The Maple Ridge Teachers’ Association is calling for an end to the Foundation Skills Assessment tests, at least for the present year.
“This year, COVID-19 has caused enormous anxiety for students and teachers alike, and taking significant time from an already chaotic year to write these tests just adds further anxiety,” said MRTA president Trevor Takasaki.
The controversial tests have been widely criticized by teachers across the province, who complain the Fraser Institute uses the tests to create rankings of schools. The unions say the agenda-driven rankings tear down the public school system, while making private schools appear to be a better option.
Takasaki said the results of the tests are “utilized in unscrupulous ways” by the Fraser Institute to “malign schools, teachers and students for their own ends, at the expense of education.”
He noted that the methodology used by the Fraser Institute to give each school a ranking from 1-10 has been criticized. He said it would be better for the public education system if the results were kept within the system, for evaluation by local boards and the ministry, and not made public, and they are useful only as “a snapshot” of how students are learning.
The FSA tests have been mandated by the Ministry of Education since 2000, and test students’ knowledge on reading, writing and numeracy. The tests are given to Grade 4 and Grade 7 students.
But Takasaki said this year the tests should not be taken. He is asking the school board for School District 42 to petition the education minister to end the tests in a challenging year, if not permanently.
“We believe that, until the specific results of individual schools and districts are kept confidential, there is significant need to abstain from participating in a highly manipulative and unfairly politicized process that does not add to the overall educational experience for students.”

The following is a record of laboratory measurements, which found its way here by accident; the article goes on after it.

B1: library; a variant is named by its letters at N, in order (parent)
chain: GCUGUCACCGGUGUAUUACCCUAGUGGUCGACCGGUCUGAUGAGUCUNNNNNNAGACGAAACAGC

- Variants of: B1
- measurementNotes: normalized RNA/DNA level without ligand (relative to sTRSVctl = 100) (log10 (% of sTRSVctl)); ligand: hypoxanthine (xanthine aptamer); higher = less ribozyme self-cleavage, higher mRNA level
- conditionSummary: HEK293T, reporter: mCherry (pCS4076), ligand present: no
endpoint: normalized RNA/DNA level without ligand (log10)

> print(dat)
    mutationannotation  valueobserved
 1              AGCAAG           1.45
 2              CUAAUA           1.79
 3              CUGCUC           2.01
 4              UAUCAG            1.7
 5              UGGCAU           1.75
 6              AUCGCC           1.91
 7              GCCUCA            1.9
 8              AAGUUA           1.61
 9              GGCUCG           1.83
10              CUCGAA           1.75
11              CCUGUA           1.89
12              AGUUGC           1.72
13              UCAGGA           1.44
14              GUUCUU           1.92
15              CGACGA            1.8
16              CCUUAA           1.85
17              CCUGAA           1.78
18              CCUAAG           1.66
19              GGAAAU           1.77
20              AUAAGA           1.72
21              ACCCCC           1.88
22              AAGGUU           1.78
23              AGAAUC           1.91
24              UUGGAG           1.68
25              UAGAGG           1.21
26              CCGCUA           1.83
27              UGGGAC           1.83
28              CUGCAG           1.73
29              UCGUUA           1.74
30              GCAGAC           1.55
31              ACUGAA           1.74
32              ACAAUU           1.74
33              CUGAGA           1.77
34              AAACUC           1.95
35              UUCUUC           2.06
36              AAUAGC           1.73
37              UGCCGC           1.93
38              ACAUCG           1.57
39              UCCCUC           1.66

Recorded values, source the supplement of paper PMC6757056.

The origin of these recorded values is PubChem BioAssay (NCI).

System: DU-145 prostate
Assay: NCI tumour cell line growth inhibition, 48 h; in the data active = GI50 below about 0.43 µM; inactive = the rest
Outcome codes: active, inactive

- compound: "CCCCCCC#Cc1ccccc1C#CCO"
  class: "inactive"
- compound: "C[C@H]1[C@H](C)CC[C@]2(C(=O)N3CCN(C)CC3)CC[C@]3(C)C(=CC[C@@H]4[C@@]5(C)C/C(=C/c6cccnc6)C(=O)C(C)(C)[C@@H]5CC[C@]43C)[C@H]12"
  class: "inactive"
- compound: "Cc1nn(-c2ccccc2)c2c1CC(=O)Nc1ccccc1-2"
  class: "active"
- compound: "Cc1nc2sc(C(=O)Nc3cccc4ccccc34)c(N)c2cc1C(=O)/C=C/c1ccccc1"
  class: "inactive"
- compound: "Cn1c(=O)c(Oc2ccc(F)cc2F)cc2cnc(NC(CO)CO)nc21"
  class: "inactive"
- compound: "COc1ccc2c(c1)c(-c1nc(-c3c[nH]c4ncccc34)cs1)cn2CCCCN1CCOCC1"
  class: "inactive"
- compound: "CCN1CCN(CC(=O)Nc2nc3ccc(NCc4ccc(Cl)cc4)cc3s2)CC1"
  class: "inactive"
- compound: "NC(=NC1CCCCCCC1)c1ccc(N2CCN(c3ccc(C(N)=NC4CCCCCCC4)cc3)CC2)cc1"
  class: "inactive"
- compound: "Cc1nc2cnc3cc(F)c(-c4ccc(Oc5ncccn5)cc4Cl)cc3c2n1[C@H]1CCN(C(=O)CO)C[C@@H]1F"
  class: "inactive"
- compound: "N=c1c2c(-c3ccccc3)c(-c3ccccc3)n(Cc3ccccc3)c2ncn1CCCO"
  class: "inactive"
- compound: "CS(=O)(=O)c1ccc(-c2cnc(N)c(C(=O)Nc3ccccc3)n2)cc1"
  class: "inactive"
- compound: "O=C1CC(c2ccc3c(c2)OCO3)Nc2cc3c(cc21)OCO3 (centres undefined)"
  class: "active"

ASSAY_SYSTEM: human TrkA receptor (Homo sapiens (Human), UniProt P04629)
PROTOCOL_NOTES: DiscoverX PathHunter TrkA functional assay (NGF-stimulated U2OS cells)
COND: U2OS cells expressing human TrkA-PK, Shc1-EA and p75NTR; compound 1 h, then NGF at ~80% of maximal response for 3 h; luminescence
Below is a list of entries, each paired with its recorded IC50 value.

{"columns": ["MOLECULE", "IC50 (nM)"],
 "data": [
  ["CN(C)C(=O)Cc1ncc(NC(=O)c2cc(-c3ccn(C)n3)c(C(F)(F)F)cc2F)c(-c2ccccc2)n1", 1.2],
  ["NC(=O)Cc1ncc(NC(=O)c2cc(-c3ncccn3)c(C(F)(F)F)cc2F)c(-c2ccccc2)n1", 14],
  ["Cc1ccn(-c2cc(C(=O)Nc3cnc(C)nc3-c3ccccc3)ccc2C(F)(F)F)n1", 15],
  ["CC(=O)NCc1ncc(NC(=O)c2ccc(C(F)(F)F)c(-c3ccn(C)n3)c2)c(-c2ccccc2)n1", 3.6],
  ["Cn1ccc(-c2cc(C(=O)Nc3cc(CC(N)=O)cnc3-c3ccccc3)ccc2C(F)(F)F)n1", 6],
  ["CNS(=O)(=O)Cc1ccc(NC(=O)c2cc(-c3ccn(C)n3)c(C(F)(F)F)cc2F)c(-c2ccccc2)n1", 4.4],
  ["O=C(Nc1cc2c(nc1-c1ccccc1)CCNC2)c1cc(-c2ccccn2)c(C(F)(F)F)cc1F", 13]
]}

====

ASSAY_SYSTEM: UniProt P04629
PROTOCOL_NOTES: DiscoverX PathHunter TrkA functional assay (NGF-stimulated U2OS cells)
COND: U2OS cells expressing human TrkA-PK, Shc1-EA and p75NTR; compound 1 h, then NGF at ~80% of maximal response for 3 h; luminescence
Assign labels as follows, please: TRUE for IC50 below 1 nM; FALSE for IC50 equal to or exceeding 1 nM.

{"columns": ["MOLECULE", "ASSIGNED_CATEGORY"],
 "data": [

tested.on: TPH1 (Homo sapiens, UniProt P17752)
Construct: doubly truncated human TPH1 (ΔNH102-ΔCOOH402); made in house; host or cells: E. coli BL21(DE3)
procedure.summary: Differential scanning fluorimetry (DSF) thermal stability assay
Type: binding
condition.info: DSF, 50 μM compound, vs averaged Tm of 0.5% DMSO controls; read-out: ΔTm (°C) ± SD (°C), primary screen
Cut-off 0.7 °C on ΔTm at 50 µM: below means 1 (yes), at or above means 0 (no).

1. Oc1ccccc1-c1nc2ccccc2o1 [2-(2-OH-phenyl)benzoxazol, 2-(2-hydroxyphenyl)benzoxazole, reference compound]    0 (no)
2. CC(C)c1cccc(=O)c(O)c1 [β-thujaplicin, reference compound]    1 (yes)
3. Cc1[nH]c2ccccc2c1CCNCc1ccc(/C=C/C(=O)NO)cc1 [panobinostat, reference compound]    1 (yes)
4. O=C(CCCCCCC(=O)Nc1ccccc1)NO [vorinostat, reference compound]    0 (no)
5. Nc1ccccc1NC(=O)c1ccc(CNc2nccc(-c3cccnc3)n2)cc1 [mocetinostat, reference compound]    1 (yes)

The annual Fraser Institute school rankings were once widely published in newspapers, but that is happening less in recent years. Takasaki argued a private school, with limited numbers of ESL or special needs students, and where “socio-economic issues are taken off the table,” are bound to post higher scores than inclusive public schools.
He noted private schools are not able staffed by better teachers than are working in the public system.
“Those private schools are hiring the same teachers we have in our system,” said Takasaki.
They do, however, “siphon off” students who come from backgrounds that give them an advantage in the education system.
School Board chair Korleen Carreras said the board would have to discuss the request from the MRTA. She said in 2017 the board did write the education minister saying the district gets limited particpation in FSA testing, “due to the way these results are being used by outside organizations to rate and rank schools.” The letter asked that the results not be reported on a school-by-school basis, but on a district-wide basis.
In recent years, the BCTF and MRTA has encouraged parents to request their children be allowed to opt out of the tests.